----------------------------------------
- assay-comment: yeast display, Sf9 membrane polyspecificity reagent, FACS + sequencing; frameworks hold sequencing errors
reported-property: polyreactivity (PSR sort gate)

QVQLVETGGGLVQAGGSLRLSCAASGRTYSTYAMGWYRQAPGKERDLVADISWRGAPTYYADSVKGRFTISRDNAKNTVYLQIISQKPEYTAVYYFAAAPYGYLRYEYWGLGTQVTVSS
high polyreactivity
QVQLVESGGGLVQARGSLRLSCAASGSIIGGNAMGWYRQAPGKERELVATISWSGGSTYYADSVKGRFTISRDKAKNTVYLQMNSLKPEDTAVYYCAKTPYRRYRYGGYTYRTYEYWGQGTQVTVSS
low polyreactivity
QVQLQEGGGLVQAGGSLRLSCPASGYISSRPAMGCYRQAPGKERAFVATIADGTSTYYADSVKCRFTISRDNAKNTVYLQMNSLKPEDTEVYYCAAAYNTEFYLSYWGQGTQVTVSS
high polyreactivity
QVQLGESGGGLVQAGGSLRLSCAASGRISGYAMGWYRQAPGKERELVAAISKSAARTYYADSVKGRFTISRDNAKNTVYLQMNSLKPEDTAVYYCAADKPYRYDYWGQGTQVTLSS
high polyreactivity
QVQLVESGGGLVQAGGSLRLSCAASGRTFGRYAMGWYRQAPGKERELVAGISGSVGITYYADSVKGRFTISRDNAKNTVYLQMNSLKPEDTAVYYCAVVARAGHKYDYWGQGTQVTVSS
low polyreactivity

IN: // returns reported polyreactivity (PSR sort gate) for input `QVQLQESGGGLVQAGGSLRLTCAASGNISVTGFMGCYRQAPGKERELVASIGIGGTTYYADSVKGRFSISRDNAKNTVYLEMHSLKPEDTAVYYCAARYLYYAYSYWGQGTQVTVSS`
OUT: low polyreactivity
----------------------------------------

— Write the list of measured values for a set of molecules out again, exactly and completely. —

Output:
- assay-comment: yeast display, Sf9 membrane polyspecificity reagent, FACS + sequencing; frameworks hold sequencing errors
reported-property: polyreactivity (PSR sort gate)

QVQLVETGGGLVQAGGSLRLSCAASGRTYSTYAMGWYRQAPGKERDLVADISWRGAPTYYADSVKGRFTISRDNAKNTVYLQIISQKPEYTAVYYFAAAPYGYLRYEYWGLGTQVTVSS
high polyreactivity
QVQLVESGGGLVQARGSLRLSCAASGSIIGGNAMGWYRQAPGKERELVATISWSGGSTYYADSVKGRFTISRDKAKNTVYLQMNSLKPEDTAVYYCAKTPYRRYRYGGYTYRTYEYWGQGTQVTVSS
low polyreactivity
QVQLQEGGGLVQAGGSLRLSCPASGYISSRPAMGCYRQAPGKERAFVATIADGTSTYYADSVKCRFTISRDNAKNTVYLQMNSLKPEDTEVYYCAAAYNTEFYLSYWGQGTQVTVSS
high polyreactivity
QVQLGESGGGLVQAGGSLRLSCAASGRISGYAMGWYRQAPGKERELVAAISKSAARTYYADSVKGRFTISRDNAKNTVYLQMNSLKPEDTAVYYCAADKPYRYDYWGQGTQVTLSS
high polyreactivity
QVQLVESGGGLVQAGGSLRLSCAASGRTFGRYAMGWYRQAPGKERELVAGISGSVGITYYADSVKGRFTISRDNAKNTVYLQMNSLKPEDTAVYYCAVVARAGHKYDYWGQGTQVTVSS
low polyreactivity

IN: // returns reported polyreactivity (PSR sort gate) for input `QVQLQESGGGLVQAGGSLRLTCAASGNISVTGFMGCYRQAPGKERELVASIGIGGTTYYADSVKGRFSISRDNAKNTVYLEMHSLKPEDTAVYYCAARYLYYAYSYWGQGTQVTVSS`
OUT: low polyreactivity